Nairobi Erupts in Protests Over Controversial Finance Bill

The streets of Nairobi witnessed a significant upheaval today as protesters took to the streets to oppose the controversial Finance Bill 2024. The proposed bill includes new tax measures that have sparked widespread discontent among the population, leading to clashes between demonstrators and police.

The Finance Bill, introduced by President William Ruto's administration, aims to raise an additional $2.7 billion through new taxes on essential goods such as cars, bread, and mobile phone charges. This move is part of an effort to boost government revenue and manage the national debt. However, it has been met with strong opposition from various sectors of society, who argue that the tax hikes will exacerbate the economic hardships faced by many Kenyans​.

Today's protests saw hundreds of demonstrators gathering near the Parliament building in Nairobi. The police responded with teargas and water cannons to disperse the crowds, leading to chaotic scenes in the city center. Reports indicate that 210 people, including journalists and human rights observers, were arrested during the protests​​.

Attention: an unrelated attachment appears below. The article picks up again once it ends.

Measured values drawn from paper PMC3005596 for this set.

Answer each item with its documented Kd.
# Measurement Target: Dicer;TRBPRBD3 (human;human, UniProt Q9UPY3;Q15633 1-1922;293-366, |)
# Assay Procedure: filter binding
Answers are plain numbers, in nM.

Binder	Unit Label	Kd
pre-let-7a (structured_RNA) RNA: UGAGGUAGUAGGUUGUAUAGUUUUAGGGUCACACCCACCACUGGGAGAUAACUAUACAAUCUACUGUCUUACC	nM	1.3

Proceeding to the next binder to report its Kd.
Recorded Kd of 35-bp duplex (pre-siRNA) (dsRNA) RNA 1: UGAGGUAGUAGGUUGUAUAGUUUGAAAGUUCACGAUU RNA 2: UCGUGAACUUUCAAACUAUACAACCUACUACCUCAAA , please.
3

Human rights groups and opposition leaders have condemned the police's heavy-handed tactics. Amnesty Kenya called for the immediate release of all detained protesters, emphasizing the right to peaceful assembly. The Law Society of Kenya also criticized the police for their excessive use of force, urging authorities to respect citizens' rights​​.

The Finance Bill has faced backlash not only from the public but also from within the government. A parliamentary panel has recommended scrapping some of the proposed taxes, including those on car ownership and bread, to alleviate the financial burden on ordinary Kenyans. Despite these recommendations, the government remains steadfast in its resolve to pass the bill, arguing that the additional revenue is crucial for economic stability​​.

Protesters, however, remain unconvinced. Many have voiced their frustration over the rising cost of living and the government's failure to address economic inequality. "We can't even afford diapers for the kids anymore … we need this government to do something," said Muthoni Wanjiku, one of the demonstrators​​.

The unrest in Nairobi is part of a broader wave of discontent across Kenya. Similar protests have been reported in other cities, including Kisumu, Eldoret, and Nakuru. The government's response to these protests will likely shape the political landscape in the coming months, as opposition leaders rally support against the Finance Bill and the administration's economic policies​ ​.

President Ruto, addressing lawmakers from his coalition, acknowledged the protests but defended the bill, stating that open debate on taxes and debt is necessary. The bill is set for a line-by-line debate and vote in Parliament later this week, a process that will be closely watched by both supporters and opponents of the proposed measures​​.